By Erik J. Martin, CTW Features
Want to make an impressive design statement and create an aesthetic focal point in a given room of your home without forfeiting any existing space? There’s valuable real estate hidden within your vertical surfaces that can be utilized if you think outside the box and within your wall cavity. The solution? A wall niche.
“A wall niche is a cubby or carved-out area similar to a shelf but set within the frame of your wall without protruding,” explains Jay Sanders, a general contractor and owner of Castle Dream Construction, a home remodeling company in Baltimore. “Walt niches are great for displaying decor or holding items, and they are a great way to add a luxurious feel to your home.”
Using rectangular or curved space recessed within your wall allows a niche to provide functional storage that an outward shelf or alcove would otherwise provide.
“Living rooms and hallways are prime candidates for a wall niche, as they offer the opportunity to showcase art or décor. And niches can also be functional in bathrooms for storing toiletries or in kitchens for spices,” notes Lav Patel, founder of Collage Master.
Truth is, wall niches can be integrated into practically any room, but they especially shine in more formal settings like dining and living areas where accouterment and decorations can be showcased, including vases, artwork or collectibles, per Roman Smolevskiy, owner of Sacramento-based A+ Construction & Remodeling.
“They are ideal for homes that boast a mix of traditional and contemporary styles,” he says. “But like many design elements, the popularity of wall niches has ebbed and flowed. Fortunately, they have been reimagined recently in modern designs and remain a favorite for homeowners who love the blend of artistry and functionality.”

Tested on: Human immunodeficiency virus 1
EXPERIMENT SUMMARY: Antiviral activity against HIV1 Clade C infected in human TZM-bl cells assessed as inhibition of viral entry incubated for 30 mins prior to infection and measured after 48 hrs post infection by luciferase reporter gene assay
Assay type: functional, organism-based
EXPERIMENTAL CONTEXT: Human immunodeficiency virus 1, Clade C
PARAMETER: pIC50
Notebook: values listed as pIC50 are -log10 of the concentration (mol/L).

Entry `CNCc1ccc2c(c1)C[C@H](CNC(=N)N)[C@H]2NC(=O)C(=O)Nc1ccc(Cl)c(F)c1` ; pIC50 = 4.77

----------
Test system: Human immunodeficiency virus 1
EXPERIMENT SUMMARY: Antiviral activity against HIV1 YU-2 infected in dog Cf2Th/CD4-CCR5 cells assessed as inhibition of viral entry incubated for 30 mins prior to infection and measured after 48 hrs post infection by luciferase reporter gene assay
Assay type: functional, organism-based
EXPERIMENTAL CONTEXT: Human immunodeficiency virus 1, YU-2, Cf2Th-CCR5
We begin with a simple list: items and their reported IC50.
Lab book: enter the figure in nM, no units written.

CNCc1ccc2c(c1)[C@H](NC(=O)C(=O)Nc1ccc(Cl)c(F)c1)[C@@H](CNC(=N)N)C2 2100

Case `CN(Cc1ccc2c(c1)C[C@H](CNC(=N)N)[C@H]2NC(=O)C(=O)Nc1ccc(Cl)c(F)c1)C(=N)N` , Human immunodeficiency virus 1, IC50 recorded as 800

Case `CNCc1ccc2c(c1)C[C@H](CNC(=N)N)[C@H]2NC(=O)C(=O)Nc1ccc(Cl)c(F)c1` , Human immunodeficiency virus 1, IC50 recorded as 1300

Because wall niches act as focal points, positioning is crucial. They should be centered on a wall or placed at eye level when entering a room to make them eye-catching. However, not every wall is a candidate for a niche.
“Steer clear from walls with plumbing or heavy electrical work behind them to avoid structural complications. Additionally, walls that receive a lot of direct sunlight might not be suitable, as they could fade items placed within the niche,” cautions Smolevskiy.
Niche dimensions will depend on the size of your room and the purpose of the niche. A typical niche could span 12” wide by 18” high x 4” deep, but larger dimensions may be needed to display oversized items.
“You’ll need one or more shelves within the niche if you are using it to hold multiple items, including toiletries within the bathroom,” adds Sanders. “LED striplights or spotlights are also great for wall niches placed in dark hallways or dim entryways.”
Avoid overcrowded or cluttered niches; you don’t want to stack or display too many items within.
Bathroom niches need to be sealed properly if placed within the shower, “as you do not want water to enter any cracks or openings, which can lead to costly water and structural damage,” Sanders warns.
Adding trim with casings can give your niche a more finished look. Select a trim that complements your room’s molding or baseboards and aim to match the wall’s paint color or use a contrasting shade to make it pop, advises Smolevskiy.
“If you want the niche to stand out, use a contrasting color for the inside and add a bold trim to the outside,” Sanders recommends.
The experts say installing a wall niche will likely set you back $500 to $2,000, including labor and materials.
“Homeowners can save significantly with a DIY approach, but professional expertise guarantees longevity and aesthetic appeal,” adds Smolevskiy.
Once installed, don’t forget to update your decorative niche occasionally.
“Niche contents can be rotated seasonally or based on trends,” Patel says.